LFP Officer Spotlight - Lieutenant Diego Zanella, Former Italian Special Forces Member


Lieutenant Diego Zanella, Lake Forest Park Police Department

At least 521 U.S. towns and cities with populations of 1,000 to 200,000 have had to disband their police departments between 1972 and 2017, according to a peer-reviewed 2022 paper by Rice University Professor of Economics Richard T. Boylan.

One open position in 2019 might have attracted 35 applicants, whereas these days, it might attract only two or three. The problem is an exodus from law enforcement nationwide.  Officer resignations were up 47% compared to 2019 - the year before the pandemic and the George Floyd tragedy, according to a survey of nearly 200 police agencies

While the author was interviewing LFP Police Chief Harden a while back, it happened to be the last day for one of our detectives, who was relocating to a more rural department with higher pay.

In addition to veteran officers leaving, young people are increasingly unwilling to go through months of training to become police officers, creating a shortage of officers nationwide. 

LFP Town Crier is contacting our officers to gain insight and let them know we appreciate them. 

First up is Lieutenant Diego Zanella: 

What made you want to get into law enforcement?

I know it can be seen as a cliché, but being an immigrant, I felt that it was time for me to give back to the community that welcomed me when I decided to emigrate to the U.S.

What type of work did you do before entering law enforcement?

I was an electrician.

How long have you been in law enforcement?

Oh boy...almost two decades!

What types of hobbies and/or interests do you have?

I like to exercise, go for long walks with my dog Lilli (a fluffy Bernedoodle), and travel with my wife.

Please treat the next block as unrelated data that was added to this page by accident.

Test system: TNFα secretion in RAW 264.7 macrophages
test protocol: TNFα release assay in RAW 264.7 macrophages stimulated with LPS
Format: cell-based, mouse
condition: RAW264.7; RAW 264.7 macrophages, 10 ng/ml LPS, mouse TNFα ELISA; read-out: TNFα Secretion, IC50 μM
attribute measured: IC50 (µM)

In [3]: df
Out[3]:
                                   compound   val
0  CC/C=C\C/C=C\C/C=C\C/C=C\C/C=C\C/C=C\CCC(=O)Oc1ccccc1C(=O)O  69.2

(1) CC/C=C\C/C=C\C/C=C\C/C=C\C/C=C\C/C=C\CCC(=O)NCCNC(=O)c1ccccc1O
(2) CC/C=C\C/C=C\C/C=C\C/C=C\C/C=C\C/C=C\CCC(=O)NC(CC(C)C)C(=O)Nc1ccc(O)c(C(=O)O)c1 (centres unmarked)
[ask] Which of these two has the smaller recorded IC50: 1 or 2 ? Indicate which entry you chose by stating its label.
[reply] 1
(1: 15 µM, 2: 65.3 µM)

LFP is lucky to have you; why did you choose our city to work in?

I wanted to work for a small department that focuses on community policing and has a great reputation. I knew the city because I live in North Seattle, and Lake Forest Park has always been one of my favorite places.

What types of challenges do you face on the job?

As the Division Commander who oversees the Support Services Units, I wear a lot of different hats, and I constantly multitask.

Has your job become more complex or more challenging over the years?

Yes, definitely the last four years were extremely challenging for everybody who works in our field.

Are there additional resources or training that you wish were available?

Although all our officers are CIT (Crisis Intervention Team) certified and they also attend additional specialized training every year, I would like to see more training that enhances the skills of patrol officers when they respond to crisis calls or calls where mentally ill people are involved.

What will it take for you to stay working in LFP?

I am extremely lucky to work for a very dedicated, hard working Chief of Police. The officers and their supervisors are also outstanding professionals, and our organization has a fantastic relationship with the community, the city council, and the Mayor. There is no reason for me to change city and work for a different police department.

Do you feel valued and respected in LFP?

Absolutely! Those are some of the reasons I love working in LFP!

Is there anything else you'd like to share?

I worked for the Italian Special Forces, and I used to jump from perfectly functioning airplanes and helicopters!

Thank you, Lieutenant Zanella, for speaking with us and your service. 

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